It happens that Gayle is a tall and elegant woman or in other words we are of similar height – both needing a medium frame on our bikes. Her second hand bike was an uncomfortable fit for her but she could transition to the eBig Tour without even needing the saddle moved.

This would have to be one of the strongest arguments for an ebike. They enable riders of differing abilities to enjoy a ride together.

Back to the shop I went. I wanted a similar set up but without the motor. A hard tail because I didn’t expect to be leaping from rock to rock but softer forks for the more ferocious corrugations. An aluminium frame for economy. A single chainring for simplicity. A very pleasant young man steered me to the Norco Charger.

It was love at first sight – with the bike that is. I would have liked a more exciting colour but hey.

It’s a bit more mountain bike and a bit less the tourer. For rear suspension you stand on the pedals and absorb the bumps with your legs – just like skiing. The front forks are perfect.

Of course it weighs a lot less than an ebike so my average speed jumped a couple of kph.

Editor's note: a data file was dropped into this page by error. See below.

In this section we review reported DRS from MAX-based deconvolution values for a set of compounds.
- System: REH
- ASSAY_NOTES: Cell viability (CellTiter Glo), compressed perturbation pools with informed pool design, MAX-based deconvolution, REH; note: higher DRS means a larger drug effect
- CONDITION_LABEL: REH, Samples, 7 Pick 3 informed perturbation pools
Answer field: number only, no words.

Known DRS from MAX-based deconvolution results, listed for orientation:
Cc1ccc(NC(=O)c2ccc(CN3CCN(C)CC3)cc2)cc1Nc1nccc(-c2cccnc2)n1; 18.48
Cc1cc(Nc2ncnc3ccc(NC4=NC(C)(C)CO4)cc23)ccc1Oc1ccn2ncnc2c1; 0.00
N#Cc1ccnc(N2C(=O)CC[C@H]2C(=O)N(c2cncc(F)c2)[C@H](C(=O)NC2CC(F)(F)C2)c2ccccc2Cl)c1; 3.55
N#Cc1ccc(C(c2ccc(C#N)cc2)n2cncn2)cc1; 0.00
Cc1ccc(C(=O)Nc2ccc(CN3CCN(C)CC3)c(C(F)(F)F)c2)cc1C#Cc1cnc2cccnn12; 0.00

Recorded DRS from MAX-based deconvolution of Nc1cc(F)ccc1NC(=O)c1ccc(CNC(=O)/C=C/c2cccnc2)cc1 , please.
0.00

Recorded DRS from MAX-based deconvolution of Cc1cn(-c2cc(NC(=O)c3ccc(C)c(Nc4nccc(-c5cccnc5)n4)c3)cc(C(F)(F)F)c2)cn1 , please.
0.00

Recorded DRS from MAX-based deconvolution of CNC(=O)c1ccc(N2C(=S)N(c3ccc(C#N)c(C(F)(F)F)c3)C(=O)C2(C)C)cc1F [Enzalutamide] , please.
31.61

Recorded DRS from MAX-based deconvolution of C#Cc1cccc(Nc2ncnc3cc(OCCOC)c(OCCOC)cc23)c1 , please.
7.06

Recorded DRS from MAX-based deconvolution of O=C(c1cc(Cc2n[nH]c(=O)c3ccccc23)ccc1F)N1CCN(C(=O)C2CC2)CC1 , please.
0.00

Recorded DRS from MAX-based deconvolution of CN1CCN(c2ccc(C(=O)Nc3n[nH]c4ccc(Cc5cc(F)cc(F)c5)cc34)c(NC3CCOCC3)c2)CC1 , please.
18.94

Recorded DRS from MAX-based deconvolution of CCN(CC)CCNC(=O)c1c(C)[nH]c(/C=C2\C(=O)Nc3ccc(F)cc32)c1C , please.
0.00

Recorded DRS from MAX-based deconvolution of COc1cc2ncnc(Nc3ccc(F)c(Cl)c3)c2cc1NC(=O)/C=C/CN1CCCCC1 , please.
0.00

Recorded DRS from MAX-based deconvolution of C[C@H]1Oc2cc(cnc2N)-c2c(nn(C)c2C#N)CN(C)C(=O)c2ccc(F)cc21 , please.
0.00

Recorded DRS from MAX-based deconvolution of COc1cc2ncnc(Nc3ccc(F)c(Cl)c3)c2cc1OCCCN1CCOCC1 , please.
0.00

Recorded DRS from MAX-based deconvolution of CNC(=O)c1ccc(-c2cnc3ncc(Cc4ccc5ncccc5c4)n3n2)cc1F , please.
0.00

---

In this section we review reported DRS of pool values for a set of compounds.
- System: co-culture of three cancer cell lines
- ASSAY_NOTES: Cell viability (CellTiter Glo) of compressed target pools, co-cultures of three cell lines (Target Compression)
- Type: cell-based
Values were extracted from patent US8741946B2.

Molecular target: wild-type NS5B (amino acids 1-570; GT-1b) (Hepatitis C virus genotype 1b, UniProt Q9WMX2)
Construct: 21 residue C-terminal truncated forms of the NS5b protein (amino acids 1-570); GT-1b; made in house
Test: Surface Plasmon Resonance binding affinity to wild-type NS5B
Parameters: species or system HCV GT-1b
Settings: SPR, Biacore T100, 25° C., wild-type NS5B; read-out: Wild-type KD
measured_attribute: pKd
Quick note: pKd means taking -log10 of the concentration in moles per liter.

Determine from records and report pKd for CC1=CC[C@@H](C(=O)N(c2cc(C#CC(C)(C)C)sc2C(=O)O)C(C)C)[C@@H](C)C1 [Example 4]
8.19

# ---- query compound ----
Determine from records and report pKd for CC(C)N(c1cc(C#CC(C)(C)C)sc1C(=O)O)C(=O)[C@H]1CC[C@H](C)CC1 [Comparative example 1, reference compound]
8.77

What’s missing?

The computer …

The eBig Tour …

The blame or the credit has to be sheeted home to friends John and Carole. They are both older and fitter than we are, how annoying. Gayle observed the difference in circumference between John and I and declared a war on my waist.

They keep trim by cycling and keep flexible with yoga. Cycling OK. Yoga is for yuppies. John extolled the ebike for a someone making a comeback. I negotiated a good price for two ebikes but Gayle chickened out and picked up a second hand ladies mountain bike of conventional propulsion.

I picked up my Merida eBig Tour on the first of December 2019 and off we went.

It has three levels of assistance from a Shimano motor cunningly concealed in the crankcase. Shimano terminology for them is eco, trail and boost. They are selectable via a control that falls under the left hand. The right hand controls the derailleur gears. Both hands have a disc brake to manage.

Eco provides a pleasant tailwind effect and the battery may be good for 120 km or so. I’ve never got that far. Trail provides more assistance but the range drops. Boost will leave a Ferrari for dead or at least make climbing hills easy. Take care the first time you select it.

There is a fourth option which is to have the computer on but the motor off. I really like the computer which provides your speed and average speed, elapsed time, distance traveled, cadence, odometer or range. You can review them all after the ride. Bloody luxury.